chart showing where Montrealers had travelled to who contracted COVID-19

Where did infected people in Montréal originate? (i.e. where did they contract COVID-19)

chart showing where people from Toronto travelled from who contracted COVID-19

Where did infected people in Toronto originate? (i.e. where did they contract COVID-19)

Chart showing where people from Eastern Ontario travelled who contracted COVID-19

Where did infected people in Eastern Ontario originate? (i.e. where did they contract COVID-19)

These data raise two other points. First, we are expecting a second peak in COVID-19 and it too will likely be driven in part by travel. Thus, it will likely not be safe to fully reopen the US border until their epidemic is controlled. I say this with sadness, having 2 of my children and half my friends living in the USA. Second, it shows there is no scientific basis for Quebec leading the country in reopening. Quebec is arguably least well positioned to reverse its physical distancing policies.

In addition to Quebec’s unique situation there are two other important exceptions to the general improvement in the epidemic in Canada.

First, COVID-19 remains a huge problem in long term care facilities (LTC) (see today’s data below). The ~78,000 residents of Ontario’s LTC facilities account for less than 0.5% of the population but they account for 723% of all deaths from COVID-19! Senior care needs to top our government’s “Must Do” list as we build a post-pandemic Canada 2.0!

chart showing current numbers of cases in LTC vs public health

Second, the incidence of COVID-19 varies markedly by region (low locally; high in Toronto). The Ontario case rate is 144.6 cases/100,000 population with a total of 20,907 cases. Our region (KFL&A) has amongst the lowest rates of infection (28.2 cases/100,000 population). Toronto is most affected, numerically and per capita, (7215 cases and 231.2 cases/100,000 population, click to see map).

TestingWe have tested 3.3% of all Canadians (1,224,804 people). In Ontario we are on roughly the same pace, having tested 3.4% of the population (see graphic below).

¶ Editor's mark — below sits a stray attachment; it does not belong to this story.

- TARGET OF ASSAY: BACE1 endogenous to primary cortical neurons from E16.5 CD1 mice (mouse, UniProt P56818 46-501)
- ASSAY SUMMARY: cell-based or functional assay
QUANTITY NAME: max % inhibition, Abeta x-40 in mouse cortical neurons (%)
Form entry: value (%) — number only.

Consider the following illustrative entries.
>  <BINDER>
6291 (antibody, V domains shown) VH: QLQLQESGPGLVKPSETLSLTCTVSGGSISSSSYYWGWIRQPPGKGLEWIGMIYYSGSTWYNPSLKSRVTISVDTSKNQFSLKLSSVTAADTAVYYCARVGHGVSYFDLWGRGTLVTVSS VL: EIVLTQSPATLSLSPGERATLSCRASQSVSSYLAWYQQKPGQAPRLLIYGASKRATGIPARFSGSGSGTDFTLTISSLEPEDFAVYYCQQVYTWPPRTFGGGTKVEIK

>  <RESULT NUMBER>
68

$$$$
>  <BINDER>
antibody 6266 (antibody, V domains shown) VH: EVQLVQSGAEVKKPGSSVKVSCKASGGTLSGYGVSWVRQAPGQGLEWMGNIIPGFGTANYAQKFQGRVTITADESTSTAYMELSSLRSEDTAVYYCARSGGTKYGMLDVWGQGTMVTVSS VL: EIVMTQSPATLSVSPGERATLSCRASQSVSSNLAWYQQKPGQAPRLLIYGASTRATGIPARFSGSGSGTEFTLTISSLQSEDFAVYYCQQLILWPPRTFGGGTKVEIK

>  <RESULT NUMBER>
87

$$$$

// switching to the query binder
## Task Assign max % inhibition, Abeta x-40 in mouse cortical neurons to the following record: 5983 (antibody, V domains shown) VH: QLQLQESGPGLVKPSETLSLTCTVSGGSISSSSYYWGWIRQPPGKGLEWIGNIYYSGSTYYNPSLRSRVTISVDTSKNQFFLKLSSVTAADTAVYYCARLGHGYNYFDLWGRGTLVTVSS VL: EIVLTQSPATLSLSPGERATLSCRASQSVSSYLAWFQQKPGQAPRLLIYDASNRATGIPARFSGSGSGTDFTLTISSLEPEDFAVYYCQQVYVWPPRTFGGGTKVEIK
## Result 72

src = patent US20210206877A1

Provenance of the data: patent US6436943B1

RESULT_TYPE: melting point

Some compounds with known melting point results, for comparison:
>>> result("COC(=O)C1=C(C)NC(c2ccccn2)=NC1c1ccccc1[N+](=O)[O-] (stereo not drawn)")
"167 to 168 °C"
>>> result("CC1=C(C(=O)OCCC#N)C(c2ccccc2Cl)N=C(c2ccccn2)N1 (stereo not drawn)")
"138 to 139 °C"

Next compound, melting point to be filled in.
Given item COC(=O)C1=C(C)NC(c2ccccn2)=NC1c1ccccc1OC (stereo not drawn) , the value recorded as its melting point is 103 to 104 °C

Graph showing tests performed vs positives

An update on the first serological test approved for use in Canada, the Liaison Sars-Cov-2 S1/S2 IgG, assay.

1) This is not a test for acute diagnosis (rather it tells us who is recovered from COVID-19).

2) At the moment the reagents to perform this test are not available in Canada. 

3) Tests like this may ultimately be useful in demonstrating who is immune from reinfection and help us rationalize the return of people to work in a safe but accelerated manner (i.e. if you’re immune based on a serologic test you can likely return safely to work).

blue circle with map inside

To see where Canada stands amongst nations in the COVID-19 pandemic, click here. The case total has risen to 4.387 million with 298,392 deaths.

This graph shows active cases of COVID-19 globally (yellow circles proportional to number of cases per capita-middle panel). This makes it clear that the first wave has largely plateaued (see log curve of cases in bottom right); however, as discussed yesterday, this varies by country with the USA being far from its plateau!

global map showing cases globally

The Department of Medicine is organizing a Food Drive from May 11 – May 22nd to collect donations for the Partner’s in Mission Foodbank in Kingston.

poster for DOM foodbank drive

Please consider picking up a few extra items to donate or check your cupboards to see what you might already have! Money is also welcome! If you choose to donate, please drop off your items with the DOM admin team or your divisional admins before May 22nd! We welcome contributions from folks who are not officially part of the DOM.

Stay well!